Justin Weitzel has spent a lot of time on YouTube. The Highland Park-based artist once worked for an Internet start-up where he regularly sifted the Web to find intriguing music, culture, sports and other videos to showcase on the company's site.
It comes as no surprise, then, that he would organize an evening of artist-selected Internet videos at South of Sunset, an alternative art space run by Elizabeth DiGiovanni and Megan Dudley in Echo Park.
For the presentation, which drew roughly four dozen people to the gallery Thursday night, Weitzel gathered videos by roughly two dozen artists that covered that amazing online continuum that begins with cats and ends with everything else.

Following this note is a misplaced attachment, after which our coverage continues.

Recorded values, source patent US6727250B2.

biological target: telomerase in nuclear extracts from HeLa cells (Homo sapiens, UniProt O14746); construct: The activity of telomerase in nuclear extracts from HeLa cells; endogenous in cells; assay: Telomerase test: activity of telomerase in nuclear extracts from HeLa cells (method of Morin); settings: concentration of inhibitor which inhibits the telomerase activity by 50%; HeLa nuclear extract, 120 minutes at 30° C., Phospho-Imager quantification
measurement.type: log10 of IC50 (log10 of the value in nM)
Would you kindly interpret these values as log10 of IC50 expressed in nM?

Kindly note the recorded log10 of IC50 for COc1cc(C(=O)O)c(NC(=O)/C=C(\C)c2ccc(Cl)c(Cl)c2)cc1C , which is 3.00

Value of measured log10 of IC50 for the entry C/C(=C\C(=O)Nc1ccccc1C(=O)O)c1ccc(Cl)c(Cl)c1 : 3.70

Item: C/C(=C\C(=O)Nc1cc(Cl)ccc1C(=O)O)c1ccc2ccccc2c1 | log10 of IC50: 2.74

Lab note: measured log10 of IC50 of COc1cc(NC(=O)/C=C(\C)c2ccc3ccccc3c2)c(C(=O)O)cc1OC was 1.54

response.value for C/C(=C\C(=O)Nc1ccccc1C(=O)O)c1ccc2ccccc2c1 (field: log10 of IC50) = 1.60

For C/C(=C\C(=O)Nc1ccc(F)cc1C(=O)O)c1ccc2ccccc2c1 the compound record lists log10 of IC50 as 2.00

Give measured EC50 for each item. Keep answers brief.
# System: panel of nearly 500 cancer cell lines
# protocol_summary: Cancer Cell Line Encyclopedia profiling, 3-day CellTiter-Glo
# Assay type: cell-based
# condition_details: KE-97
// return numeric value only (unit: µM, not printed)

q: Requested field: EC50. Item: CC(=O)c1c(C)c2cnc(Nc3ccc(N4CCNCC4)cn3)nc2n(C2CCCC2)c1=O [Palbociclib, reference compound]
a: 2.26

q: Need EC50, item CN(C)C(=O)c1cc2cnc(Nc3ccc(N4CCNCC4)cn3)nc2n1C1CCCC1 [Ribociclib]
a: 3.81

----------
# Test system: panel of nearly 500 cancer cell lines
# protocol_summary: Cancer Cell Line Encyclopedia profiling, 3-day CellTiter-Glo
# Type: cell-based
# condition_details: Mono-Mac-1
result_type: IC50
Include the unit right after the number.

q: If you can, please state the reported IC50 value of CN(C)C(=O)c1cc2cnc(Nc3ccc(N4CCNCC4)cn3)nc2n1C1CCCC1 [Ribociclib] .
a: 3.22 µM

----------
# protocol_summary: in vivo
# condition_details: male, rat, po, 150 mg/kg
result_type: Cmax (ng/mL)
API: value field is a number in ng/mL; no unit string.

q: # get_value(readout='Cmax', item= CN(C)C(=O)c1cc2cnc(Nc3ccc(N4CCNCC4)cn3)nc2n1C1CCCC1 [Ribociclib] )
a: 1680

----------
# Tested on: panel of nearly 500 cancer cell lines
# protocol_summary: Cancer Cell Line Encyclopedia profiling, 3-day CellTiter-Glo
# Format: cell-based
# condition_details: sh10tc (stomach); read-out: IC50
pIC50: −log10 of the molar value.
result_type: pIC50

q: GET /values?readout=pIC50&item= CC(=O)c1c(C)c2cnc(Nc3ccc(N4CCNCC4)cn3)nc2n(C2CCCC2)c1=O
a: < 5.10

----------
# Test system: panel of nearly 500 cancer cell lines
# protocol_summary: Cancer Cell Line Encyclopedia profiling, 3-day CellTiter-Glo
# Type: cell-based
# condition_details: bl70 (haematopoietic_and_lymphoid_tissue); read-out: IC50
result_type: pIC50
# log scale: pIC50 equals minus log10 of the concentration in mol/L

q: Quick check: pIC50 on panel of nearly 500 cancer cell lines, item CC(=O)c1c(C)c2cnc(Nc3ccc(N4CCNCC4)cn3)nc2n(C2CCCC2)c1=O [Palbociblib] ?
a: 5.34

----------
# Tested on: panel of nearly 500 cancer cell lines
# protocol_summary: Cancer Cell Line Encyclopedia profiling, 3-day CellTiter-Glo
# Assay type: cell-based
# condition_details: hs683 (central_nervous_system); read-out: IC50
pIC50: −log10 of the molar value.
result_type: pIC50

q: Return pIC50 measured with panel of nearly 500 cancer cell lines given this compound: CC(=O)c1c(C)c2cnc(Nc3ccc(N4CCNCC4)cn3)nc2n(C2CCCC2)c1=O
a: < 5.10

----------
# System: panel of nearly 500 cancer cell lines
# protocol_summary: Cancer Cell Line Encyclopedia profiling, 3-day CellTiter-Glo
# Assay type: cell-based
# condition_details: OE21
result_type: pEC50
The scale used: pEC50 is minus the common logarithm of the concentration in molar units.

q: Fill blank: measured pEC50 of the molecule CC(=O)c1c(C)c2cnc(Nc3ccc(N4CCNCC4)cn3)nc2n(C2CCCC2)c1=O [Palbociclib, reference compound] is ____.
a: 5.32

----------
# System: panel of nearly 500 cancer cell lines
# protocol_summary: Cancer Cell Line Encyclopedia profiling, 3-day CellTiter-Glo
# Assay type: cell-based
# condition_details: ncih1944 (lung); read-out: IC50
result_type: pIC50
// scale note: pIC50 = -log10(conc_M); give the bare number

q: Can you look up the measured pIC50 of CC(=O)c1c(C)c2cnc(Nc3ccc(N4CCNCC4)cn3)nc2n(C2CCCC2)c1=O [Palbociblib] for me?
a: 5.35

Among the most popular videos of the evening were the trippy/ridiculous "Pizza Cat," submitted by photographer Patrick Pattamanuch, as well as "Death and Grief," a cascade of emoji set to a swell of sad music sent in by historian and curator Claire de Dobay Rifelj. But Weitzel's personal favorite consisted of vintage footage from some random bar mitzvah, showing a kid getting down to Madonna's "Vogue." That video was submitted by artist Megan Noelle Low.
"It's amazing," says Weitzel. "He takes off his jacket, throws it over his shoulder and reveals this portrait of Madonna spray-painted on his back. Everyone just starts to cheer." (It is, indeed, awkward and engrossing.)
For Moment of Friday, Weitzel chose another wonderfully absurd piece of video (shown above): a vintage ad from Japan for Sony by photographer Kazumi Kurigami that shows an elephant bopping to a boom box with the ocean as a backdrop.
Weitzel says the elephant commercial is the sort of video he could watch every day. "It's such a weird way to create brand identity," he says. "You don't see commercials like that anymore."